St John's Humanities Review Spring 2016 Issue: Change and Interpretation or, a Marxist Approach to Art and Politics
Slavoj Žižek has suggested that, after the spectacular failure of party-states in the twentieth century, it is no longer time for the Left to change the world, but again to interpret it. Of course, Žižek's directive comes in the wake of popular anti-capitalist and anti-racist revolts around the world which have reinvigorated militants and scholars alike: from New York to Cairo, Kobanî to Ferguson. There is, evidently, no easy division between action and interpretation, even in the absence of any major world power designating itself as Communist. And yet, Žižek's plea must be a tempting one for those working in the current, increasingly globalized university system. How do Marxists, post-colonialists, feminists, queer theorists, and unaffiliated anti-capitalists think about the world after the Arab Spring and Occupy Wall Street? How do they position themselves in the midst of anti-racist struggle in the United States (Black Lives Matter) and the Rojava Revolution abroad? Moreover, how do artistic mediums like painting, literature, and film respond to popular grievances, betray or expose ideologies, or themselves interpret the various cultural, political, and economic systems that structure our world today and in the past?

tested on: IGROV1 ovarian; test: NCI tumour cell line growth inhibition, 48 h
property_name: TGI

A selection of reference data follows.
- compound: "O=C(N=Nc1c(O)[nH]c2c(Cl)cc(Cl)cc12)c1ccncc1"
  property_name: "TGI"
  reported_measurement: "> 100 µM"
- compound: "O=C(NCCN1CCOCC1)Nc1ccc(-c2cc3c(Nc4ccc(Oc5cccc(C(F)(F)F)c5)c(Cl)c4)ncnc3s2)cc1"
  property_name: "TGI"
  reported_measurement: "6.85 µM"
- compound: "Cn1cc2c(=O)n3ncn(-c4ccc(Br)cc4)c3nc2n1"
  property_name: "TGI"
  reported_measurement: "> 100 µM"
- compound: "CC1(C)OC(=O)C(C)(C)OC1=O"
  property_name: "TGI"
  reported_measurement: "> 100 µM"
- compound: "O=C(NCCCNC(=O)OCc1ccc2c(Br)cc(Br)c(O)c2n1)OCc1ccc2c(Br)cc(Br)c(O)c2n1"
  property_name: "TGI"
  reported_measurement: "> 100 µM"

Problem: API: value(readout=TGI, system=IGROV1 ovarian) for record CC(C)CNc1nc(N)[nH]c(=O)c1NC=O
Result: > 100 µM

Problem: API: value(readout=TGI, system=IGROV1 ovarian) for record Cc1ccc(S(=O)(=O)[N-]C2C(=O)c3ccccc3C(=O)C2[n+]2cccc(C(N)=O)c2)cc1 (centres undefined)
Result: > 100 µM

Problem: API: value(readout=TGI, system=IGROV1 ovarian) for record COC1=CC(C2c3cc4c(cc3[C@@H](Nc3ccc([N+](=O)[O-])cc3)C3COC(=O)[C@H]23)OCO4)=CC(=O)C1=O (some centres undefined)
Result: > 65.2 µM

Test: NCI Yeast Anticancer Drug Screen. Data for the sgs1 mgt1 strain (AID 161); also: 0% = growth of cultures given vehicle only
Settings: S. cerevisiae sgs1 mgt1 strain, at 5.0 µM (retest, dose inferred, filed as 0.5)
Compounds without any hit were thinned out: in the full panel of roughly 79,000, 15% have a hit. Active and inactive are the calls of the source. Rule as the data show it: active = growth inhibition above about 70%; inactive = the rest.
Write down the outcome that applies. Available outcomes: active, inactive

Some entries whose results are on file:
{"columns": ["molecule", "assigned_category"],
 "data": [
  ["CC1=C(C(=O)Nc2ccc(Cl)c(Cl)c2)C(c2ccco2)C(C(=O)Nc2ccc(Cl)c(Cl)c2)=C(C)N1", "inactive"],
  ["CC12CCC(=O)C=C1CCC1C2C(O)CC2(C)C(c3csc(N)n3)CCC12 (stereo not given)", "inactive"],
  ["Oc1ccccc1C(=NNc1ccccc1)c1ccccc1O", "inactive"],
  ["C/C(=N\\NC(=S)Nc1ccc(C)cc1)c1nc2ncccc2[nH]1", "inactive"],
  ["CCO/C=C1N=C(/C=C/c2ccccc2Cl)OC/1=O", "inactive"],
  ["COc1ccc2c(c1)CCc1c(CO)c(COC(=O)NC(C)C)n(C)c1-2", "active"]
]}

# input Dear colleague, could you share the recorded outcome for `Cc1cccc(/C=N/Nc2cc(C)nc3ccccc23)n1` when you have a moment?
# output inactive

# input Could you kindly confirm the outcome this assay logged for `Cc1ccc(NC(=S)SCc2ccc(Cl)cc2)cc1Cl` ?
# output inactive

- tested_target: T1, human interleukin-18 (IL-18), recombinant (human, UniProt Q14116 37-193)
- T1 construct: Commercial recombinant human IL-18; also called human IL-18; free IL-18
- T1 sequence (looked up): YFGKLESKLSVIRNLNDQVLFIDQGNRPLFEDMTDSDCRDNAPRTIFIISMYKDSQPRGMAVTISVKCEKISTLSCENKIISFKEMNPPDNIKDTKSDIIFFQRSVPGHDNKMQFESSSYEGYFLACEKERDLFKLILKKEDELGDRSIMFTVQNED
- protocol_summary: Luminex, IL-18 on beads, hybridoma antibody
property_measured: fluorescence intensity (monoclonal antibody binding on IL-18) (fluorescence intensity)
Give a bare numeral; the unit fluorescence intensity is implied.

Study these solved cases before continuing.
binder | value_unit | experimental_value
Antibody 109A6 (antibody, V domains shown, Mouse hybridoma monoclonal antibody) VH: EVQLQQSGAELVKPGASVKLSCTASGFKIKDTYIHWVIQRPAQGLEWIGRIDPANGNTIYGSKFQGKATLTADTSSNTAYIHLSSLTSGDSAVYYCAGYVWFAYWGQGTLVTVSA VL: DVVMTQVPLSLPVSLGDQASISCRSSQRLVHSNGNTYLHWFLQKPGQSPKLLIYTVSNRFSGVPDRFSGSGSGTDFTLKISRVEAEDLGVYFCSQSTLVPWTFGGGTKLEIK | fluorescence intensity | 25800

This issue of the St. John's Humanities Review asks its respondents to take up these questions and to consider the relation between change and interpretation. It will feature a brief interview with Alain Badiou. Proposals and papers might consider the following topics, though this list is not an exhaustive one:
- The intersections between capitalism, racism, imperialism, and globalization
- Strategies of resistance to contemporary oppressions
- The role of art in times of political upheaval and popular resistance
- Marxist aesthetics
- Conceptualizations of the infinite and their relevance to emancipatory politics
- The interactions, fruitful or otherwise, between Marxism and newer strands of philosophy, such as Queer Theory, Crip Theory, Post-Colonialism, and Post-Humanism, and how they might work in concert to interpret (or change) the world
- The future of Communism or, as Badiou would put it, the Communist Hypothesis
- Transnational solidarity
- The relevance or pressure of previous revolts and revolutions on militants today
- Utopianism and dystopianism in cultural and artistic productions
Please send 250-word abstracts to the Editor, Daniel Heffernan, at email@example.com for review by or before March 1, as well as a brief bio. Completed papers are due April 1st. For more information, updates, or if you have any questions, please feel free to email the Editor and he will get back to you at his nearest convenience.